With recent arrests in London apparently connected to the Serious Fraud Office investigation into Rolls Royce, and rumours that the SFO has several other cases in the pipeline, 2014 may be an interesting year. The Bribery Act 2010 has not yet made its mark, and the authorities have yet to use it for its most keenly anticipated task – the prosecution of organisations for failing to prevent bribery. Such prosecutions, when they begin, will be in uncharted territory.
These are challenging times for any corporate facing investigation. The vigilance and interest of the authorities in all bribery and corruption allegations is undeniable. The combination of the anti bribery and proceeds of crime legislation means that concerns, wherever they arise, cannot safely be ignored. Yet business could be forgiven some continued uncertainty as to how, precisely, the authorities intend to use their relatively new powers. The SFO has encouraged corporates to self-report, but there can be no guarantees about the reception they will receive if they do so.
Two developments in the UK this year may alter the landscape further; Monday 24 February will see the arrival of Deferred Prosecution Agreements. Used in the USA for years, DPAs are new in the UK, introduced because of the perceived weaknesses of the UK criminal justice system when dealing with serious and complex corporate crime. A DPA will allow the prosecution of an organisation to be suspended for a defined period, during which requirements are made of the organisation to meet specified conditions; the payment of compensation, the review and enhancement of internal systems and processes etc. Unlike in the USA, the UK version of DPAs will require court approval. It remains to be seen what effect that difference will have on their success.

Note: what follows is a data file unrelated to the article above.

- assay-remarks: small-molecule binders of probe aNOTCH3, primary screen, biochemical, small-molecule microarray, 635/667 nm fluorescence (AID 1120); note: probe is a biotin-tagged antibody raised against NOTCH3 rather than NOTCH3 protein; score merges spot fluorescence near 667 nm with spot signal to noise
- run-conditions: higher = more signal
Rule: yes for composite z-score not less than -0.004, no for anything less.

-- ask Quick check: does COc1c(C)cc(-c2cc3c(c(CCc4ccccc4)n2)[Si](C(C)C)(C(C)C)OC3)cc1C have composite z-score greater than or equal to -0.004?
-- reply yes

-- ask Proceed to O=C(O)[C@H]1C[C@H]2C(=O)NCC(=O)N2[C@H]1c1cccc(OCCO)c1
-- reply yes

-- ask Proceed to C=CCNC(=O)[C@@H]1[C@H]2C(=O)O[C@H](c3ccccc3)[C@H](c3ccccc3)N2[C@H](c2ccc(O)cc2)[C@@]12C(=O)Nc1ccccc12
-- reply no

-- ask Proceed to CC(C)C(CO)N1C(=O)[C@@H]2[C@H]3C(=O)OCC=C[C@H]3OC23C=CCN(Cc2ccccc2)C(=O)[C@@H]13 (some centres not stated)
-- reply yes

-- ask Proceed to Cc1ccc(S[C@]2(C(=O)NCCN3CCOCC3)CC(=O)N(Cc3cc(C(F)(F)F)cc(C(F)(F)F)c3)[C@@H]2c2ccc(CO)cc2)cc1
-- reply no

In October 2014, the new Guidelines for the sentencing of corporates convicted of fraud, bribery and money laundering will come into force, and apply to all organisations sentenced thereafter. This is the UK’s first attempt to provide guidelines for the sentencing of organisations (rather than individuals) convicted of financial crimes. They will be a starting point when considering the likely financial conditions of any DPA, and have been published some months before coming into force for that purpose. The system for calculating financial penalties uses a multiplier, and is broadly based on the US system for determining fines.
So, in that regard, too, the UK system has sought counsel from its American counterpart. For the UK authorities, these developments show their commitment to tackling bribery and corruption alongside their international colleagues. Corporates may welcome the introduction of more sophistication to the prosecution approach, if not the American style penalties. By December 2014, perhaps, the future will be clearer.